10 Things You Might Not Know About Housing Discrimination — But Should

By MyNewPlace Guest Blogger, Ron Leshnower – About.com’s Apartment Living Expert!

Hopefully, you haven’t encountered housing discrimination and you never will. But it’s important for every apartment dweller to become familiar with fair housing basics. This way, you can spot possible violations and also know your options if you believe you’ve become the victim of discrimination and wish to bring a fair housing complaint against a landlord or other housing professional.


April is Fair Housing Month, which is a great time for renters to get up to speed on fair housing law. To help you, here are 10 things you might not know about housing discrimination — but should:

1. Only certain characteristics are legally protected against discrimination. Not all discrimination is illegal. The Fair Housing Act, a federal law, bans housing discrimination based on race, color, religion, national origin, sex, disability, and familial status. Many states and municipalities have their own laws with additional “protected classes,” such as military status, sexual orientation, age, and source of income.

2. The characteristics of the person doing the discriminating doesn’t matter. If you believe you were discriminated against because, for example, you’re Hispanic, the fact that some or even all of the people whom you believe are discriminating against you are also Hispanic doesn’t justify or excuse their actions.

3. Discrimination may still be illegal even if it’s well-meaning. Landlords must tell prospective tenants about all vacancies for the bedroom size they seek, unless instructed otherwise. This means that landlords can’t make assumptions that an applicant who uses a wheelchair would only want a ground-floor apartment and therefore tell this person only about ground-floor vacancies.

4. Families with children are protected even if the children aren’t there yet. Familial status, mentioned above, refers to the presence of one or more children 18 and older in a household. But if a woman is pregnant or a renter is in the process of adopting a child, familial status protection applies.

5. A disability doesn’t have to be physical. You don’t need to use a wheelchair or have trouble getting around to gain protection under the ban on disability-based discrimination. The law applies to mental and emotional disabilities as well, such as multiple chemical sensitivity, chronic fatigue syndrome, and learning disabilities.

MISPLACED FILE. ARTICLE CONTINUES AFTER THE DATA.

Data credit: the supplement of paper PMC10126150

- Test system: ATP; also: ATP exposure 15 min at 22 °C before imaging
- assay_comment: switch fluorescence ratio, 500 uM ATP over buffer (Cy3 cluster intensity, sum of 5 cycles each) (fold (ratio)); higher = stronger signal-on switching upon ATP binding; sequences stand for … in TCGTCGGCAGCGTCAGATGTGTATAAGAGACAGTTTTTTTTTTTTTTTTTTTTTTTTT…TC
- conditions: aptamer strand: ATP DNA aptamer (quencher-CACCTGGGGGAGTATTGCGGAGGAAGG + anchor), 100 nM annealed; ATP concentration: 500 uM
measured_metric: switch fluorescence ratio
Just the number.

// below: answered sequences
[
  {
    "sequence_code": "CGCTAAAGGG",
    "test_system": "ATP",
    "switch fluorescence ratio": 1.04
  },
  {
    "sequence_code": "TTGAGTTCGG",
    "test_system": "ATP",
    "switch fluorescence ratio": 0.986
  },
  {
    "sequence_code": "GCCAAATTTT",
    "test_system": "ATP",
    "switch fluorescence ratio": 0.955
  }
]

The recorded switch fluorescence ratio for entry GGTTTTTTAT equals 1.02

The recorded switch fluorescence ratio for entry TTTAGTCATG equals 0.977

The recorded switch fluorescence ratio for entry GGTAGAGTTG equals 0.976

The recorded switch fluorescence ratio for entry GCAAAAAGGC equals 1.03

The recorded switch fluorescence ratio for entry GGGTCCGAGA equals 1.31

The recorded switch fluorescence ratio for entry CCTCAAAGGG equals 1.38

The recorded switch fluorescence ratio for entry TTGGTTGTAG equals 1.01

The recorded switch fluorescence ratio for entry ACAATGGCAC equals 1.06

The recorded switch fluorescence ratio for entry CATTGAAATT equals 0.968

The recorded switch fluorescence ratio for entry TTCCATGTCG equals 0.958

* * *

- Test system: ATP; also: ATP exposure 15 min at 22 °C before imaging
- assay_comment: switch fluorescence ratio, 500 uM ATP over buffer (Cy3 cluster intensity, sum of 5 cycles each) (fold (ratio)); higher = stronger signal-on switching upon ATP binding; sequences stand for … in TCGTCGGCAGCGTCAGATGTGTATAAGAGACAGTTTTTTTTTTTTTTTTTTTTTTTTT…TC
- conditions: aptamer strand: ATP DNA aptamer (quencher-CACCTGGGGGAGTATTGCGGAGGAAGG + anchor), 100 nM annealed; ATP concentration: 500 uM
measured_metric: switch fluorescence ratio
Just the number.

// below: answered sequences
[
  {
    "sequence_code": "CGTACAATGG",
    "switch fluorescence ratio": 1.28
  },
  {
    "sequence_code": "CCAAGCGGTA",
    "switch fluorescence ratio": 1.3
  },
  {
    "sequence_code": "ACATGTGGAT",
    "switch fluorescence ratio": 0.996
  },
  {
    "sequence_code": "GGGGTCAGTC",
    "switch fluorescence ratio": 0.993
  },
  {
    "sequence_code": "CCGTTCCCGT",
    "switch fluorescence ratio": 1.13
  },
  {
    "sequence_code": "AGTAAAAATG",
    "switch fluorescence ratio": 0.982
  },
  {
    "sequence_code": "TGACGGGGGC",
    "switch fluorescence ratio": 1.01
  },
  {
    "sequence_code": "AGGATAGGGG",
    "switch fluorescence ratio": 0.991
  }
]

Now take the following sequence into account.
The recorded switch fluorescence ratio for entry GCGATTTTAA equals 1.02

6. It’s possible to face discrimination before and after lease signing. Some people think that landlords begin to owe a duty of non-discrimination once they sign a lease with you. But landlords can also get into fair housing trouble before lease signing, such as by rejecting an apartment application because of a person’s race, religion, or other protected characteristic.

7. Sexual harassment is a form of discrimination based on sex. If you suffer sexual harassment by a property manager, maintenance staff worker, or other housing professional, be aware that it’s considered a violation of the law’s ban on sex-based discrimination.

8. It’s possible to face discrimination from someone who hasn’t even met you. National origin is a protected class, as mentioned above. So, landlords who choose not to respond to apartment inquiries because they hear an accent they don’t like in a voicemail or note unusual grammar in an e-mail may face fair housing charges.

9. Less overt forms of illegal discrimination are still illegal. Short of rejecting an apartment application based on an illegal reason, landlords who “steer” applicants to certain parts of their building based on their race, religion, or other protected characteristic, are also in violation of fair housing law.

10. You don’t need to spend money or hire a lawyer to seek fair housing justice. If you believe you’ve become the victim of a fair housing violation, you may be relieved to know that you can pursue a claim through the U.S. Department of Housing and Urban Development (HUD) at no charge. Here’s information on how to do this.

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